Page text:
Mini-symposium on Protein design, structure determination and intrinsic structural disorder
The Department of Biology and the REPIN, BRAINSTRUC and PRISM centres are pleased to invite you to a mini-symposium on a range of current and important topics in protein science. No registration is required, and the symposium is open to all.
Ingemar André, Lund University Computational design of protein and peptide self-assembly
Frank DiMaio, University of Washington, Improving protein structure determination through data-driven forcefield optimization
A. Keith Dunker, Indiana University School of Medicine Intrinsically Disordered Proteins, Alternative Splicing, and Post-translational Modification (IDP-AS-PTM): A Toolkit for Developmental Biology
About the speakers
Ingemar André, Department of Biochemistry and Structural Biology, Lund University
Prof. André’s research lies at the interface between computational and experimental protein science, and deals with, for example, designing protein assemblies, using computational structural biology to study evolution and developing and applying methods to study conformational ensembles in solution.
Frank DiMaio, Institute for Protein Design and Department of Biochemistry, University of Washington
Prof. DiMaio develops and uses computational methods to determine protein structure and design new protein sequences. He is part of the internationally renowned institute of protein design where he is part of the development of the Rosetta suite of tools. Recent research includes using Rosetta to refine CryoEM structures and developing improved methods for protein design.
A. Keith Dunker, Center for Computational Biology and Bioinformatics, Department of Biochemistry and Molecular Biology, Indiana University Schools of Medicine and Informatics
Prof. Dunker is a pioneer in the study of intrinsically disordered proteins, and played a central role in defining the concept and demonstrating its many important roles in biology, evolution and disease. Key discoveries include defining sequence features for disorder and thereby developing prediction methods, and in demonstrating how intrinsic disorder is pervasive across all domains of life, and in regulating complex biological signaling networks.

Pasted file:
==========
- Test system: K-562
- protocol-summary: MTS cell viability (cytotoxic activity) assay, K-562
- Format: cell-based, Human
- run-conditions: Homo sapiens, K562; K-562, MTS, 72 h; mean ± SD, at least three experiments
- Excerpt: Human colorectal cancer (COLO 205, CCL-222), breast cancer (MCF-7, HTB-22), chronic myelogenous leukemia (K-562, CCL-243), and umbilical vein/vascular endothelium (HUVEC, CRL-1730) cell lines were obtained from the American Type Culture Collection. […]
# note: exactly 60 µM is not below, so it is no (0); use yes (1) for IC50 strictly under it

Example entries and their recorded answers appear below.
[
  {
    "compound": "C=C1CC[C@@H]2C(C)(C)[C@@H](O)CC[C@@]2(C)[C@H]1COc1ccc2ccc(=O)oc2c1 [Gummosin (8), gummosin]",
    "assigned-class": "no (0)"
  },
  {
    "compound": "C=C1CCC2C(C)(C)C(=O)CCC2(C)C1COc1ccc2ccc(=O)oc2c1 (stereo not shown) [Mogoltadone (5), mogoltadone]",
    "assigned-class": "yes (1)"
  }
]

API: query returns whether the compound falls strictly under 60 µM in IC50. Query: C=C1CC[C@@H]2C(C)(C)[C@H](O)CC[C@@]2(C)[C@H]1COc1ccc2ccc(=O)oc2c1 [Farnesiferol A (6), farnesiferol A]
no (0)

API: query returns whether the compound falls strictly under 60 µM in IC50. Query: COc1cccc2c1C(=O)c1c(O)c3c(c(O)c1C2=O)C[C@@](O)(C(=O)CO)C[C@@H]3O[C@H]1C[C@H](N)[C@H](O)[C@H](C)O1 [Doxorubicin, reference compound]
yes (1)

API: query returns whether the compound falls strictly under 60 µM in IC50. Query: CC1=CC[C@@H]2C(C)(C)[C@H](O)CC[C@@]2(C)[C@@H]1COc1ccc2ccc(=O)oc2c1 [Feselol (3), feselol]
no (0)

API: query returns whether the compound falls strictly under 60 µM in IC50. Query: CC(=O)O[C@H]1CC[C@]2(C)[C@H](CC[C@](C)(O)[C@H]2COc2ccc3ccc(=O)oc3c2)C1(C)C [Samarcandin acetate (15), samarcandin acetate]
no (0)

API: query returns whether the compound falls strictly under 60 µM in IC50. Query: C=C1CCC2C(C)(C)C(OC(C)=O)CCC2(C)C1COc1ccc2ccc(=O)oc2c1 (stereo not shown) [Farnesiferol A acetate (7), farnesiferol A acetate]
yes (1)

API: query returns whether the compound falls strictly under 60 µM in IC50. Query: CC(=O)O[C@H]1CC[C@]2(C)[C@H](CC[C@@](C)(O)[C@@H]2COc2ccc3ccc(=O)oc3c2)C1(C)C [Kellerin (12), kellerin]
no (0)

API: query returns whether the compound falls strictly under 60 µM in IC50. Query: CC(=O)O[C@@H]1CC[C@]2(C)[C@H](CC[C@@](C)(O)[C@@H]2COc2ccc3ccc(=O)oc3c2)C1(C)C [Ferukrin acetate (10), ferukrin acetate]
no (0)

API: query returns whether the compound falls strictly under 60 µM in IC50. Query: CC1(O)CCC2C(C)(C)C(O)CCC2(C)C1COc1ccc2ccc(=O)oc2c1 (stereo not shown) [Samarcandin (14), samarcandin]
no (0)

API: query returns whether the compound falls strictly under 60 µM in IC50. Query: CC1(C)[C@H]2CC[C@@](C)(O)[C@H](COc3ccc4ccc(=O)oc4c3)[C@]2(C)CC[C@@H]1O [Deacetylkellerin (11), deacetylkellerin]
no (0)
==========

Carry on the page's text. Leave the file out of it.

Intrinsically disordered proteins and regions (IDPs and IDRs) lack well-defined tertiary structures, yet carry out various important cellular functions, especially those associated with cell signaling and regulation. In eukaryotes, IDPs and IDRs contain the preferred loci for both protein segments encoded by alternatively spliced pre-mRNA (AS) and many post-translational modifications (PTMs). Furthermore, AS and/or PTMs at these loci generally alter the signaling outcomes associated with these IDPs or IDRs. However, the prevalence of such functional modulations remains unknown. Also, the signal-altering mechanisms by which AS, and PTMs modulate function and the extent to which AS and PTMs collaborate in their signaling modulations have not been well defined for particular protein examples. Here we focus on three important signaling and regulatory IDR-containing protein families in humans, namely G-protein coupled receptors (GPCRs), which are transmembrane signaling proteins, the nuclear factors of activated T-cells (NFATs), which are transcription factors (TFs), and the Src family kinases (SFKs), which are signaling enzymes. The goal here is to determine how AS and PTMs individually alter the outcomes of the signaling carried out by the various IDRs and to determine whether AS and PTMs work together to bring about differential cellular responses. We also present data indicating that a wide range of other signaling IDPs or signaling proteins containing IDRs also undergo both AS- and PTM-based modifications, suggesting that these many proteins likely take advantage of signal outcome modulations that result from collaboration among these three features. Hence, we propose that the widespread cooperation of IDPs, AS and/or PTMs substantially contributes to, or even provides the basis for, the vast complexity of eukaryotic cell signaling systems.